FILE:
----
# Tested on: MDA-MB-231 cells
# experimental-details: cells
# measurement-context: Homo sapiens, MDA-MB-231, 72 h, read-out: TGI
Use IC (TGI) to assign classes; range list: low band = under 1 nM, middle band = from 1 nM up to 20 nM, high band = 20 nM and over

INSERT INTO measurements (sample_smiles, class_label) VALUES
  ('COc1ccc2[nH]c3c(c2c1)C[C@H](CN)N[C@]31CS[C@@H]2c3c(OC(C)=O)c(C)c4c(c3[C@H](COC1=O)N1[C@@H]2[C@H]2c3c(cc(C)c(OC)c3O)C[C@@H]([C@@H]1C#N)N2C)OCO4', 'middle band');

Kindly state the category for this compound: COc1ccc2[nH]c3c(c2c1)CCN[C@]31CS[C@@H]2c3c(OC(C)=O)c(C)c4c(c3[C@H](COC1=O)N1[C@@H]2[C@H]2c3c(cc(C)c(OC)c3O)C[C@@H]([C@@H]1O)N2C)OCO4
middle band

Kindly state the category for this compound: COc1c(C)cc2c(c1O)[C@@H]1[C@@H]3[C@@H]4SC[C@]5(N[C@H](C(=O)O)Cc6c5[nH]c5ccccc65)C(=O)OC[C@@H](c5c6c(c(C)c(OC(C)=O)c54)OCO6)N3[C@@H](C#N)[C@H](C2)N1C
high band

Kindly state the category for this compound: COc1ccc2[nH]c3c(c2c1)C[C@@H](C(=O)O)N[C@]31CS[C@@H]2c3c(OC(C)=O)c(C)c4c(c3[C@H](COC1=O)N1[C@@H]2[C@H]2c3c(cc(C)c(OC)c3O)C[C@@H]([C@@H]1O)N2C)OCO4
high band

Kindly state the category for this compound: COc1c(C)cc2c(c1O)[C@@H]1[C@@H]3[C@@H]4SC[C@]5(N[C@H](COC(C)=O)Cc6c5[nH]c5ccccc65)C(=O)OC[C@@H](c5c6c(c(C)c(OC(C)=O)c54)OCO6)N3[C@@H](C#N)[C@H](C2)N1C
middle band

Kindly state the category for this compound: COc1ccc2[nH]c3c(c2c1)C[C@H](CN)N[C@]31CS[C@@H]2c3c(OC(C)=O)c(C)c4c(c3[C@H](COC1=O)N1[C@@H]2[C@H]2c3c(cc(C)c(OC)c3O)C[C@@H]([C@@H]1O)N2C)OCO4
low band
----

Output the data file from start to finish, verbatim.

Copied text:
# Tested on: MDA-MB-231 cells
# experimental-details: cells
# measurement-context: Homo sapiens, MDA-MB-231, 72 h, read-out: TGI
Use IC (TGI) to assign classes; range list: low band = under 1 nM, middle band = from 1 nM up to 20 nM, high band = 20 nM and over

INSERT INTO measurements (sample_smiles, class_label) VALUES
  ('COc1ccc2[nH]c3c(c2c1)C[C@H](CN)N[C@]31CS[C@@H]2c3c(OC(C)=O)c(C)c4c(c3[C@H](COC1=O)N1[C@@H]2[C@H]2c3c(cc(C)c(OC)c3O)C[C@@H]([C@@H]1C#N)N2C)OCO4', 'middle band');

Kindly state the category for this compound: COc1ccc2[nH]c3c(c2c1)CCN[C@]31CS[C@@H]2c3c(OC(C)=O)c(C)c4c(c3[C@H](COC1=O)N1[C@@H]2[C@H]2c3c(cc(C)c(OC)c3O)C[C@@H]([C@@H]1O)N2C)OCO4
middle band

Kindly state the category for this compound: COc1c(C)cc2c(c1O)[C@@H]1[C@@H]3[C@@H]4SC[C@]5(N[C@H](C(=O)O)Cc6c5[nH]c5ccccc65)C(=O)OC[C@@H](c5c6c(c(C)c(OC(C)=O)c54)OCO6)N3[C@@H](C#N)[C@H](C2)N1C
high band

Kindly state the category for this compound: COc1ccc2[nH]c3c(c2c1)C[C@@H](C(=O)O)N[C@]31CS[C@@H]2c3c(OC(C)=O)c(C)c4c(c3[C@H](COC1=O)N1[C@@H]2[C@H]2c3c(cc(C)c(OC)c3O)C[C@@H]([C@@H]1O)N2C)OCO4
high band

Kindly state the category for this compound: COc1c(C)cc2c(c1O)[C@@H]1[C@@H]3[C@@H]4SC[C@]5(N[C@H](COC(C)=O)Cc6c5[nH]c5ccccc65)C(=O)OC[C@@H](c5c6c(c(C)c(OC(C)=O)c54)OCO6)N3[C@@H](C#N)[C@H](C2)N1C
middle band

Kindly state the category for this compound: COc1ccc2[nH]c3c(c2c1)C[C@H](CN)N[C@]31CS[C@@H]2c3c(OC(C)=O)c(C)c4c(c3[C@H](COC1=O)N1[C@@H]2[C@H]2c3c(cc(C)c(OC)c3O)C[C@@H]([C@@H]1O)N2C)OCO4
low band